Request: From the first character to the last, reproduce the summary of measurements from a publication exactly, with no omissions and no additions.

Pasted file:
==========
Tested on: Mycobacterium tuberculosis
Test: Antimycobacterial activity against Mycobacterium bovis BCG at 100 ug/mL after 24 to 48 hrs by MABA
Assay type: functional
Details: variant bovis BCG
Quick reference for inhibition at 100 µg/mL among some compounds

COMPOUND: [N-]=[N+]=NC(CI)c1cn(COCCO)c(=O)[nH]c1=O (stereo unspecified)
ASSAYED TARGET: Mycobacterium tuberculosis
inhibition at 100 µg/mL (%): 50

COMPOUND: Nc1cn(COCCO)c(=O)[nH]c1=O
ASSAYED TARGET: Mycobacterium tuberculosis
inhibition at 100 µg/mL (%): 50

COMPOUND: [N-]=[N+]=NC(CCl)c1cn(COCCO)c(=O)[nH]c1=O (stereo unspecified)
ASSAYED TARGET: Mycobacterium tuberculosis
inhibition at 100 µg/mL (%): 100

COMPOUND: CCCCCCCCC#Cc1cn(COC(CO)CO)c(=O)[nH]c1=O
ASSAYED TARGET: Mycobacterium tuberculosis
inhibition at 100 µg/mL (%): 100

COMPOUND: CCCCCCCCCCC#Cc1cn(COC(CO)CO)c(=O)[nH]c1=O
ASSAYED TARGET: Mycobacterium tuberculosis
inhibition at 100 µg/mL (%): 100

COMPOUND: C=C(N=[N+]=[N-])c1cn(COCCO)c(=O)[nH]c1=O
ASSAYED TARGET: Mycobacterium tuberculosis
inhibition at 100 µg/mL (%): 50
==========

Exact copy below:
Tested on: Mycobacterium tuberculosis
Test: Antimycobacterial activity against Mycobacterium bovis BCG at 100 ug/mL after 24 to 48 hrs by MABA
Assay type: functional
Details: variant bovis BCG
Quick reference for inhibition at 100 µg/mL among some compounds

COMPOUND: [N-]=[N+]=NC(CI)c1cn(COCCO)c(=O)[nH]c1=O (stereo unspecified)
ASSAYED TARGET: Mycobacterium tuberculosis
inhibition at 100 µg/mL (%): 50

COMPOUND: Nc1cn(COCCO)c(=O)[nH]c1=O
ASSAYED TARGET: Mycobacterium tuberculosis
inhibition at 100 µg/mL (%): 50

COMPOUND: [N-]=[N+]=NC(CCl)c1cn(COCCO)c(=O)[nH]c1=O (stereo unspecified)
ASSAYED TARGET: Mycobacterium tuberculosis
inhibition at 100 µg/mL (%): 100

COMPOUND: CCCCCCCCC#Cc1cn(COC(CO)CO)c(=O)[nH]c1=O
ASSAYED TARGET: Mycobacterium tuberculosis
inhibition at 100 µg/mL (%): 100

COMPOUND: CCCCCCCCCCC#Cc1cn(COC(CO)CO)c(=O)[nH]c1=O
ASSAYED TARGET: Mycobacterium tuberculosis
inhibition at 100 µg/mL (%): 100

COMPOUND: C=C(N=[N+]=[N-])c1cn(COCCO)c(=O)[nH]c1=O
ASSAYED TARGET: Mycobacterium tuberculosis
inhibition at 100 µg/mL (%): 50